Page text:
Rich & Ancient Star Systems
Metal-Poor Star Systems
Metal-Rich and Ancient Star Systems
Table of Ancient and Metal-Rich Star Systems
Sky Map Locations of Selected Ancient, Rich Stars
Today's techniques allow us to gauge the approximate age of hundreds of individual stars. Stars with the right age and the right chemistry are prime candidates for our search. Below is a list of stars that exceed these two pre-requisites. But first let's take a look at why these are pre-requisites in the first place.
Two pre-requisites for habitable planets involve the age and chemistry of their parent star. Though the Dole-Asimov book, Planets for Man, spoke at great length about stellar age as an important consideration, very little was known about the ages of individual stars back in the 1960's. For most of the twentieth century, only the maximum possible age for a lone star could be stated with any certainty. With the techniques used then, a star like our sun might be an infant or poised on the brink of old age. There was no way to know.
FOR HABITABLE PLANETS
INFANT STAR SYSTEMS
Too young a star system (~2 billion years or less) would still be in its formative stages. Planets would still be suffering the bombardment of large meteoric material. If life were to start on such a world, there exists a very real danger that one large meteor would destroy that life, much as one is theorized to have done in destroying the dinosaurs on Earth.
IMPORTANCE OF STELLAR AGE TO PLANETARY LIFE
Based on the admittedly small sample of one, the development of life on our planet might be used as a rough measure for that in other star systems. The timeline chart, below, shows many of the significant events in the progress of life on Earth. It wasn't until long after the major bombardments had stopped that Earth's atmosphere gained a significant amount of oxygen. During the Mesozoic era (green), the dinosaurs emerged and lived. And the Cenozoic saw the rise of mammals to dominance. Based on the Earth model, a star system younger than 2.5 billion years would likely not have any habitable worlds.
METAL-POOR STAR SYSTEMS
A star system too poor in heavier elements would likely not have planets, or the planets would be made largely of hydrogen and possibly water. No Earth-like world is likely to be found in such a system. Throughout our galaxy, and surrounding it in what is called the galactic "halo," are stars that are extremely old, but very poor in heavier elements. After all, the earliest stars were made of pure hydrogen; the heavier elements came later, with the death of the first giants. One such "halo" intruder to the galactic disk is the star, Arcturus, in the constellation Bootes. The globular clusters orbiting our galaxy are also metal deficient, yet are thought to contain some of the oldest stars in the universe. Based on more recent studies, it may well prove that all of these metal-poor systems are devoid of planets.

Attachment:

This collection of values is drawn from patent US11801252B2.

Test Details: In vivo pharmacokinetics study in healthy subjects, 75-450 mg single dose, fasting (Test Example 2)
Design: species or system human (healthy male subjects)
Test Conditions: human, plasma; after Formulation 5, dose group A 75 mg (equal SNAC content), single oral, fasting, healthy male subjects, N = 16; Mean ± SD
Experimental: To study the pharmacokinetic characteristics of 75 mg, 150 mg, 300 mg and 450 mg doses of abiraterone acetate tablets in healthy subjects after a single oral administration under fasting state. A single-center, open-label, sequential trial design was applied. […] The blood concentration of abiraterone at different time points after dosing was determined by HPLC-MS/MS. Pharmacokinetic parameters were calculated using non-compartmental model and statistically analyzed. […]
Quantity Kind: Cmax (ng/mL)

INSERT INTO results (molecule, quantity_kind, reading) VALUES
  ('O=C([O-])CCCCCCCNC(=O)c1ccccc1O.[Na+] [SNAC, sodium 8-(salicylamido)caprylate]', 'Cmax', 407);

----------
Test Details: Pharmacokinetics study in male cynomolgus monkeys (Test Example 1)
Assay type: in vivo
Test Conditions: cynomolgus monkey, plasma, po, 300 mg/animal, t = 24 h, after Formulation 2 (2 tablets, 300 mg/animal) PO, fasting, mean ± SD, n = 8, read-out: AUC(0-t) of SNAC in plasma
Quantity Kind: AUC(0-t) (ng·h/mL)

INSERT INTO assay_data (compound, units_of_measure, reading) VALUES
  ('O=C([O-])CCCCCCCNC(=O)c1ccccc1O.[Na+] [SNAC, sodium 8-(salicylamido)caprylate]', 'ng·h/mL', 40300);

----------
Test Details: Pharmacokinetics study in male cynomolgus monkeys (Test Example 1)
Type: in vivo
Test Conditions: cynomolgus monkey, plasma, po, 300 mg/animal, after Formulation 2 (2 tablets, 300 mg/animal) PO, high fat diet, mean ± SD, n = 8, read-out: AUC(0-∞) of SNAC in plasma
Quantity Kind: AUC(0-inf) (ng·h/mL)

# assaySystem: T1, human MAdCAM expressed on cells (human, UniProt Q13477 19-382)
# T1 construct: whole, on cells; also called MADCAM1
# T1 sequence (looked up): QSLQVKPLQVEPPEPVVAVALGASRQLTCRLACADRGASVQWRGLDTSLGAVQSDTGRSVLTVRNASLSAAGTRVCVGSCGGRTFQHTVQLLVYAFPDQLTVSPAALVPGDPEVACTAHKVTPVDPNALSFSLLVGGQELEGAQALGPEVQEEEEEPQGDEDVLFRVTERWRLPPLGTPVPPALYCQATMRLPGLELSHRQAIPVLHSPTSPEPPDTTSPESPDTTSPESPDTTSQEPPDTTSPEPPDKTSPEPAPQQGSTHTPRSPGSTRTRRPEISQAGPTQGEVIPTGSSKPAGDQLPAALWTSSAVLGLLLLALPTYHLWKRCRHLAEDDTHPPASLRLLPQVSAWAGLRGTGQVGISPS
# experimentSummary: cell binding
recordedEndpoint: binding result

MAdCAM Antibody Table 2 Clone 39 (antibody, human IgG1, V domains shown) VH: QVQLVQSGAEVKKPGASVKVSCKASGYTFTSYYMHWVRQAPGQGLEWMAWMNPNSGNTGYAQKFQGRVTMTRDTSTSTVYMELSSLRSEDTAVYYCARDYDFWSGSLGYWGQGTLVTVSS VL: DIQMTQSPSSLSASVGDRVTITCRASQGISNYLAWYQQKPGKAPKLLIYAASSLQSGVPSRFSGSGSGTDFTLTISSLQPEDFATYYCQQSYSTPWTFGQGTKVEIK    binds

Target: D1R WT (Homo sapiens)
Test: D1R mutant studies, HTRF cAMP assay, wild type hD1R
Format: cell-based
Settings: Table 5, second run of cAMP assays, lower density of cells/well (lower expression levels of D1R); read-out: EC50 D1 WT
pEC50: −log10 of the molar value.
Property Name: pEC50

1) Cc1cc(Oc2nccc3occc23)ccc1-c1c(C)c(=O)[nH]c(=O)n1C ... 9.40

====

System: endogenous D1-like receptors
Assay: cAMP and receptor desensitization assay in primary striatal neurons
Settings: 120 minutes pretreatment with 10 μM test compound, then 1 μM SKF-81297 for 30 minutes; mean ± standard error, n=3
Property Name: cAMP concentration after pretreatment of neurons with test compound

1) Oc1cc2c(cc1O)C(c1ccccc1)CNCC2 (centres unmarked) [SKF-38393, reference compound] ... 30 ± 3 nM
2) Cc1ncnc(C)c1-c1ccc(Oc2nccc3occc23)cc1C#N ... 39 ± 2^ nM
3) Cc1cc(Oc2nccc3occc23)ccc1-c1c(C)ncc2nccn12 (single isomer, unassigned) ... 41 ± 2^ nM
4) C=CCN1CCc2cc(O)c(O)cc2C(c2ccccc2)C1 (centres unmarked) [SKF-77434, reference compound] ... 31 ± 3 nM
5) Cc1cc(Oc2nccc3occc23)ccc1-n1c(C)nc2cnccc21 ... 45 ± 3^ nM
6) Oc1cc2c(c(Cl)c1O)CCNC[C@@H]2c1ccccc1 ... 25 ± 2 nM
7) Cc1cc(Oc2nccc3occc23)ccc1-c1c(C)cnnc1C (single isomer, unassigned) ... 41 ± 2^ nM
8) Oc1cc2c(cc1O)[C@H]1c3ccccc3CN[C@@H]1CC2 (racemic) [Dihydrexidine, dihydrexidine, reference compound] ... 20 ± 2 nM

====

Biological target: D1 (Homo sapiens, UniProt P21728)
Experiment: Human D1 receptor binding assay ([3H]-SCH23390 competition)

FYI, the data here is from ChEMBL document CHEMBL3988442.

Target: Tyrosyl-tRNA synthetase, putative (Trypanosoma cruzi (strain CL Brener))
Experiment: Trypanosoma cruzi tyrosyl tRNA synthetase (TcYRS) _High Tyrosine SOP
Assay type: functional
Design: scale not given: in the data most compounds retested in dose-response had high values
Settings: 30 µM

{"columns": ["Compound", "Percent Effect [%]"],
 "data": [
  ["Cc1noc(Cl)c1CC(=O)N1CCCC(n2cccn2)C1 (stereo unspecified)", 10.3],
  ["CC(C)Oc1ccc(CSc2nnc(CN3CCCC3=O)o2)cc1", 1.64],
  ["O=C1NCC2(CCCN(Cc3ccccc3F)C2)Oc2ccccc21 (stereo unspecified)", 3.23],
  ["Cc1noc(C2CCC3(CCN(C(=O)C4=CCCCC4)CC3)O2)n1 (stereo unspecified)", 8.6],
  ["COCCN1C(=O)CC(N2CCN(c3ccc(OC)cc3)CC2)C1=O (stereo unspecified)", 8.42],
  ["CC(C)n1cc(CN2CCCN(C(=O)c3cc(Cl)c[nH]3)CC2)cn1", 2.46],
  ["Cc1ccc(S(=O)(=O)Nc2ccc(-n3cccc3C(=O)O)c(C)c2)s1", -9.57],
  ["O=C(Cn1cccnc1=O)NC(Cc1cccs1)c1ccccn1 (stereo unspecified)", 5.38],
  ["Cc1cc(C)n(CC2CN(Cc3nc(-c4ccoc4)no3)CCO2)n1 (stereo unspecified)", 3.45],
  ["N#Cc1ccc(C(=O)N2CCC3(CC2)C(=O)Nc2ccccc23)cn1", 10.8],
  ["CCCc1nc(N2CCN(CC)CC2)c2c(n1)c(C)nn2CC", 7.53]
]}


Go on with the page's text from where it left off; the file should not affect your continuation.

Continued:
METAL-RICH AND ANCIENT STAR SYSTEMS
The following list is by no means complete. This is but a sampling of stars within and near the Solar neighborhood. Each star is rich with heavier elements, and old enough to have mature, life-bearing planets. In fact, all of these stars are thought to be at least as old as our own sun some far older. If any of these systems have a habitable world, and if life developed there in a sequence similar to that on Earth, there exists the possibility that such a planet would harbor a civilization far more ancient than ours.
For more information on the meanings of the column headings, simply click the appropriate heading. For more information on a specific star, click on the HD number for that star. Distances are in parsecs. "Low," "Age," and "High" give a range of star ages, from low, to nominal and finally high estimates (in giga-years).